Employee wellness is integral to maintaining a happy and productive workplace. However, in the past, employee wellness programmes were treated as an afterthought. Additionally, according to data in an article on Medium, there’s a vast discrepancy in how employers view their wellness offerings compared to how employees perceive them — 70% of employers are convinced that they provide reasonable access to health and wellness benefits, but only 23% of employees agree.
Fortunately, growing awareness over issues related to mental well-being and overall health has changed the way enterprises view wellness programmes nowadays. Instead of something that’s ‘nice to have,’ an increasing number of companies deem employee wellness programmes to be must-haves, especially now that the threat of COVID-19 is looming over everyone’s heads. Aside from this, powering the shift is the concerning statistic that employees are inclined to leave their jobs when they experience burnout. Survey data obtained by CNBC reveals that 40% of workers consider quitting their jobs due to the absence of work-life balance and lack of appreciation.
Now, the Society for Human Resource Management (SHRM) reports that there is slow but steady progress in increasing workplace support for mental health. HR professionals from SHRM have noticed a growing recognition among companies that “long term stress and anxiety can negatively impact employees in many ways, including deteriorating health and productivity.” Because of this, there has been a spike in on-site stress management programmes, as well as mindfulness and meditation initiatives. Pain Free Working illustrates this push for employee wellness by listing some of the initiatives implemented by the members of the Young Entrepreneurs Council: flexible hours that encourage work-life balance, hours dedicated for personal projects, progressive workspaces with eco-friendly designs and yoga rooms, and company-sponsored meditation programmes amongst them.
However, even with such significant changes, the global COVID-19 health crisis has forced companies to rethink and upgrade the way they deliver and show care towards their employees, especially since many businesses have shifted to a remote working platform. Now, more than ever, companies are encouraged to bolster their wellness programmes because a stress-inducing event like this ongoing pandemic, could potentially lead to mental health issues such as heightened anxiety and other mental health problems.
For employers who want to maintain a productive workforce, employee wellness should be your utmost priority. Here are some tips on how to incorporate mental health initiatives into the new work from home arrangement:
Promote work-life balance
Praising employees who spend long hours in the office, or work outside of regular hours, can breed toxicity in the workplace. It takes away the workers’ chance of achieving a healthy work-life balance, which can ultimately result in a decline in productivity, and worse, burnout. To combat this, make sure that you encourage employees to disassociate from work-related matters while on breaks. It’s also important to avoid demanding email responses around the clock. Instead, inspire staff or employees to develop a fun, full life outside of work hours, especially after the crisis is over. Everyone deserves to have a bit of downtime after being cooped up at home for so long. For the time being, encourage them to pick up hobbies, spend more time (or Facetime) with their loved ones, and take better care of themselves. With social distancing protocols in place, it is highly likely that your employees will be spending much of their days at home. To avoid blurring the line between work life and home life, advise your employees to dress up for work in the morning, create a schedule that includes breaks, and dedicate a specific workplace inside their homes.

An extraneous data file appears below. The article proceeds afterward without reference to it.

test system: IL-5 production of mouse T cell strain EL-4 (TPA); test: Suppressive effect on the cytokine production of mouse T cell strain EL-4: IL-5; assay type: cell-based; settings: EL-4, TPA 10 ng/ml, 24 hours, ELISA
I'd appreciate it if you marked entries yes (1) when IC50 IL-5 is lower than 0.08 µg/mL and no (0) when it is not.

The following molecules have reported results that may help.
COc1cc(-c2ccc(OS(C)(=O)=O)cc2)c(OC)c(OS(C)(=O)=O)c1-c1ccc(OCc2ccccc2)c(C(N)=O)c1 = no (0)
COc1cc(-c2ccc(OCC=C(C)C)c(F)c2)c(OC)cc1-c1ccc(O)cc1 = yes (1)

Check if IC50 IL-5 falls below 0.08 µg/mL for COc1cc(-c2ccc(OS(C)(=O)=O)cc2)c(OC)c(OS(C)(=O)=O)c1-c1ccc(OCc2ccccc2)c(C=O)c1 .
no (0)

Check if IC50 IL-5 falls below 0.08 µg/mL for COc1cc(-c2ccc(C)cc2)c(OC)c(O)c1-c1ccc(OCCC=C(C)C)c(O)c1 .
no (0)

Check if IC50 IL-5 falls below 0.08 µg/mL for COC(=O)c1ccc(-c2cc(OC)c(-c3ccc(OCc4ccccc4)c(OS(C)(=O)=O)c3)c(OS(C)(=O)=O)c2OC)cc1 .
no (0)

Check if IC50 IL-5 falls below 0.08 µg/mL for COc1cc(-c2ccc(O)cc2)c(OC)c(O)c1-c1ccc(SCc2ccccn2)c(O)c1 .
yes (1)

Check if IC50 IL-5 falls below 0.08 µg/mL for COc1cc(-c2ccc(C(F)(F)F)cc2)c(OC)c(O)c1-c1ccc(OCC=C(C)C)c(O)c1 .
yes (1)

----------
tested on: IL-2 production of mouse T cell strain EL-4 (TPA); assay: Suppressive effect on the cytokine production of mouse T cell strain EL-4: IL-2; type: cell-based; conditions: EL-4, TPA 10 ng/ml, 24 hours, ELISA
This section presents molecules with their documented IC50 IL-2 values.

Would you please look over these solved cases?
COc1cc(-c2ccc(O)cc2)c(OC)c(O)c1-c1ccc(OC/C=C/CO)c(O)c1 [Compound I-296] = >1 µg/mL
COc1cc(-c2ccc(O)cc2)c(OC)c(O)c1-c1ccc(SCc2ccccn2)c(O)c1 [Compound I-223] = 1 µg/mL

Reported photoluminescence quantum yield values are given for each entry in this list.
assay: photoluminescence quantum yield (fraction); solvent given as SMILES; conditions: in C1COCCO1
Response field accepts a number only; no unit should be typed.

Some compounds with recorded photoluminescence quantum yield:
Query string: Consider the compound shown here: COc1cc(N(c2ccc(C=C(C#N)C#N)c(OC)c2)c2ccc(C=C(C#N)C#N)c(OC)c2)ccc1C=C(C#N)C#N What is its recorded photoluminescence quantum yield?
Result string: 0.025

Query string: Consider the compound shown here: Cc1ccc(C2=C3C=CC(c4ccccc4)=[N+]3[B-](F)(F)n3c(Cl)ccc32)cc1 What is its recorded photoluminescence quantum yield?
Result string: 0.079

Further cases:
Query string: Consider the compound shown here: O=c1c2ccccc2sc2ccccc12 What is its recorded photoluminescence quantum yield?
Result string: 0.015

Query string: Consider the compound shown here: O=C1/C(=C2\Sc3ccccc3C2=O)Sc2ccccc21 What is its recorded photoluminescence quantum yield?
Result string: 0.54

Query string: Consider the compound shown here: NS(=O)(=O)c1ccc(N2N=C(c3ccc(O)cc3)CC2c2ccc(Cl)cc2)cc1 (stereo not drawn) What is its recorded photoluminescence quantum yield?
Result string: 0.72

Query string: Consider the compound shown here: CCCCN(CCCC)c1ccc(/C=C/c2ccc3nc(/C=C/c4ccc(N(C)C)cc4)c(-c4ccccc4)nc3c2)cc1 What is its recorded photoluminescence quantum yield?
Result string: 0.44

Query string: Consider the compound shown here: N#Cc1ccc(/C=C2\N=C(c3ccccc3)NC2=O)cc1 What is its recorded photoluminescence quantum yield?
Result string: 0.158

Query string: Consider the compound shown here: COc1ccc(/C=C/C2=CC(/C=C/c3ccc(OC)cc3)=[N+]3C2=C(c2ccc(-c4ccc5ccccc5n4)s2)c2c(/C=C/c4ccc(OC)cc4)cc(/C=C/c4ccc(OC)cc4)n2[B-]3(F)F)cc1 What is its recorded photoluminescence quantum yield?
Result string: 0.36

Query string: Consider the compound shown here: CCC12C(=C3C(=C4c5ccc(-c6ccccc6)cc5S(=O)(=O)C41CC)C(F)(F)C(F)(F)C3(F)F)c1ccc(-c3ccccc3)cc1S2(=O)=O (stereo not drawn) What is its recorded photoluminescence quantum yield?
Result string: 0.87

The World Health Organisation recommends that employers should offer comprehensive and integrated physical, mental, and behavioural health insurance coverage, along with round-the-clock access to employee assistance programme (EAP) services. With these in place, employees have immediate access to therapy sessions should they need it. Since employees are not only working from home but are also self-isolating, they become more prone to ‘cabin fever’ or negative emotions due to being confined for extended periods of time. To alleviate the symptoms of ‘cabin fever,’ which could include irritability, restlessness, hopelessness, and loneliness, check in on them on a daily basis or create a system wherein employees always have a coworker to talk to and check on.
Lead with emotional intelligence
As stated by Palena Neale in a previous post, employers should also make a point to practise leading with emotional intelligence (EI) in the workplace. Doing so allows you to recognise not only your feelings, but also your employees’, resulting in improvement in managing emotions, relationships, and performance. Facilitating EI also makes way for a more innovative and creative organisational culture. While it is true that the impact of COVID-19 is widespread and spares no one, as an employer, it is important to recognise that some are hit harder than the others and that everyone has his or her own way of coping. Extend your understanding and compassion to the best of your ability and be kind with your words. Now, more than ever, you need to practise empathy, as well as promoting stress and anxiety reduction strategies in your communication and programmes, to assist them in navigating the mounting pressures of COVID-19.
Any workplace initiative that prioritises the mental health of employees will likely enjoy positive ripple effects. As long as employers make an effort in their respective employee wellness strategies, they can keep their workers happy, healthy, and productive.
Article for: unabridgedleadership.com
Submitted by: Jenecy Boysen